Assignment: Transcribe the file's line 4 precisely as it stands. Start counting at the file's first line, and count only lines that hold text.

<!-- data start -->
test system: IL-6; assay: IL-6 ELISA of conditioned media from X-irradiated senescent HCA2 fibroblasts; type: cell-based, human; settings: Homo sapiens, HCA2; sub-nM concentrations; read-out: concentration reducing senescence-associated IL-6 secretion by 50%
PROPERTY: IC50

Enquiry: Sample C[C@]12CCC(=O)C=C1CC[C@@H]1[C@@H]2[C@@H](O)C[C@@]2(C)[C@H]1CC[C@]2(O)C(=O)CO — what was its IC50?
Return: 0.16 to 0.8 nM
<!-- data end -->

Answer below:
Return: 0.16 to 0.8 nM